» Onscreen confession

Interactive iPad documentary:


Director Miguel Dewever-Plana and Isabelle Fougère,

France, 2012, 60 mins.

Alma is a very poignant web documentary on the confession by a Guatemalan woman who escaped a “mara” (a criminal gang in Guatemala City) and paid a very high price for it. She tells her moving and violent story, facing us, sitting in what – we will understand at the very end – turns out to be a wheelchair, against a neutral, black backdrop. As she talks and does her best to hold back her tears, the bottom part of another screen appears at intervals above her head. It is up to the viewer to drag this new screen down to watch contextual images and video footage that illustrate what Alma is talking about. You can go back and forth between the “bottom screen” of her speaking and the  “top screen” of illustrative material.

And that in itself is the main problem with this otherwise deeply involving project. Alma tells us her story in a very honest, straightforward way. Tears flow. She tries to redeem herself for the terrible things she did while she was in her “pandilla”. In every way, what we are called upon to witness as a spectator is the emotional confession of someone who has suffered and inflicted a lot of suffering, and is paying a high price for her mistakes. It is a painful process for Alma and she bears it with great dignity. But the movement of the finger back and forth, dragging between both screens up and down the iPad, creates a constant disruption in the focus and respect we should have for what Alma is saying to us from the depths of her pain.

This very simple movement, creating interaction between the two layers of the story, actually defeats the very purpose of it: as Alma pours her soul out to us, the very least we should do is listen and watch in a respectful way. Instead, I found the device forcing me to go back and forth between her and the enriched content. It trivialized the whole experience for me and made me feel uncomfortable for wanting to watch the suggested videos above her, while at the same time wanting to go back to her and watch her, be with her. This yoyo effect is a contradiction in the film’s own terms.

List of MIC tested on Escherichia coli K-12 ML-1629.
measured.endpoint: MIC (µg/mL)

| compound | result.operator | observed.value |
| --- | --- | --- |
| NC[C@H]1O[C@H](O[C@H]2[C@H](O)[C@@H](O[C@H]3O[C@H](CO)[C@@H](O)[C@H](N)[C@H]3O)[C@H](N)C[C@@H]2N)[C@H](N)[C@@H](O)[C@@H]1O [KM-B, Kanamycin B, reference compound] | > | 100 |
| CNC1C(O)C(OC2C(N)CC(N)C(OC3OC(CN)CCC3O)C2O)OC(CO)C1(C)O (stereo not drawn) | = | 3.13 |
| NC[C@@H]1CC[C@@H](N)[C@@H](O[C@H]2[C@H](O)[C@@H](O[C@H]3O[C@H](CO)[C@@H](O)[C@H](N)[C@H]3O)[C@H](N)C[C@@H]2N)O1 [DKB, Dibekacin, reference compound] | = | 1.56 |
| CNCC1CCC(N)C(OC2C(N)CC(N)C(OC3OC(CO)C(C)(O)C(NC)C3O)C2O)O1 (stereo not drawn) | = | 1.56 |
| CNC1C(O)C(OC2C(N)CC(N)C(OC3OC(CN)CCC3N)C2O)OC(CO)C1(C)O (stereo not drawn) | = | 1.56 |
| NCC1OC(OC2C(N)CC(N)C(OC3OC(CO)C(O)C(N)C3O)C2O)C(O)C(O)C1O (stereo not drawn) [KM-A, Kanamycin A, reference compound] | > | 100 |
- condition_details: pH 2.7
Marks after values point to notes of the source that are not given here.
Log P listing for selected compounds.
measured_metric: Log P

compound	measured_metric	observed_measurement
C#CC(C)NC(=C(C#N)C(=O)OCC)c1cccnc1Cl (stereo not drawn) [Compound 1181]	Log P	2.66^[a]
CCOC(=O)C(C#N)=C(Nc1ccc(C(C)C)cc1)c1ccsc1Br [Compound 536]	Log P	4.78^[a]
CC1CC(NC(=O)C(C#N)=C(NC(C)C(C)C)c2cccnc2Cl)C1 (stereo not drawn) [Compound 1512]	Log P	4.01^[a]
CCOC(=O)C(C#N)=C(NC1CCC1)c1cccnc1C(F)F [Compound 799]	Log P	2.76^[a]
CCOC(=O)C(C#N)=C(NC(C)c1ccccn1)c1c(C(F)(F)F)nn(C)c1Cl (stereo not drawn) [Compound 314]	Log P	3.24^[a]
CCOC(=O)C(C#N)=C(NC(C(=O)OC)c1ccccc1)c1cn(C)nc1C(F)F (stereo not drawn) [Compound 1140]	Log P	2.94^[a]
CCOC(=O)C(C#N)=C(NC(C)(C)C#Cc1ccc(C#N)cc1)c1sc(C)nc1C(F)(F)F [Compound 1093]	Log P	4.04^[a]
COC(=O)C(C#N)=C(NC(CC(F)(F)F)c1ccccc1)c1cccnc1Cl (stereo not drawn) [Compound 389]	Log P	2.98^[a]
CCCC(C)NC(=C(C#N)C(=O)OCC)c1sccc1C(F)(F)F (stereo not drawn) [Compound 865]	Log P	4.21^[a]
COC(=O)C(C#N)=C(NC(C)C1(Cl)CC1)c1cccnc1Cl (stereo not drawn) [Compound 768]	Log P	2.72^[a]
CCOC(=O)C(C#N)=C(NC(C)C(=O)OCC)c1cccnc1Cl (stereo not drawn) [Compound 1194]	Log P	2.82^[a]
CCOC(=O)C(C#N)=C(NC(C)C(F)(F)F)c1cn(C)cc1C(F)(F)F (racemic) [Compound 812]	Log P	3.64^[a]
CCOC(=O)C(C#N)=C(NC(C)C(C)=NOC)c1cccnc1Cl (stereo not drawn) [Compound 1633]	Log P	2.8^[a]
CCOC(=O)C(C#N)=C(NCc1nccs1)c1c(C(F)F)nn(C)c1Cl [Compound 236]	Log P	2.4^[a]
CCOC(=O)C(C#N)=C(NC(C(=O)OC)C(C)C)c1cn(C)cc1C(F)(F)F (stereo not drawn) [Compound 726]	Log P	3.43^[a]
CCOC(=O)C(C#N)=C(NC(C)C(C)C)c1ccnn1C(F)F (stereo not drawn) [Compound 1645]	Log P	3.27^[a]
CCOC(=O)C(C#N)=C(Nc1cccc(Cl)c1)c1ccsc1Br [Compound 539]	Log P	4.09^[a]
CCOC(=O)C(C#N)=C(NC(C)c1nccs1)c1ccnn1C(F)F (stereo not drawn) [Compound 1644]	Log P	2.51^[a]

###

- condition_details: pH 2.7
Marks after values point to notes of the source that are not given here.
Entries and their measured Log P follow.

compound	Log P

For this reason, Alma, with its disturbing and incredibly powerful subject and character, is to me an example of what not to do in interactive storytelling: it is a perfect case of the interaction getting in the way of a story that is so intense and compelling that you hate the distracting playing around that it encourages you to do.

I also did not understand the reason for the illustrative videos above Alma; there were lots of different added videos at the side that taught me the full context of Alma’s situation – with no sound, in a very dry, teachery way it has to be said, while the music soundtrack accompanying the upper screen images tended to contradict the dry nature of this additional content, adding an unpleasant feeling of casualness to the terrible nature of what is being shown to us.

Alma delivers a powerful viewing experience because of the content of the story this complex woman tells us and the way she delivers it. I do not see how anyone could remain unmoved by Alma’s sad life and her courage in reconstructing herself now. The film raises the issues of forgiveness, the possibility to redeem oneself for terrible mistakes, the difficulty of escaping one’s doomed environment. For this, Alma is a must see and the directors should be commended for their choice.

The film raises the issues of forgiveness, the possibility to redeem oneself

But to me, creating an immersive storytelling experience for the viewer calls for much more organic reasons to suggest interaction. What does the flip screen device add to Alma? Not only does it add nothing, but it delivers an unwelcome distraction. There is nothing organic about the attempted participatory dimension of the film. I much prefer the idea of a classical linear version of the film in which I am compelled to sit, watch and listen to this incredible woman, with the appropriate levels of focus and respect owed to such an honest endeavor.

Interactive storytelling only makes sense as added value to the user’s experience when it seems to come from within the very nature of the story told, enhancing it in an organic way. And only then._

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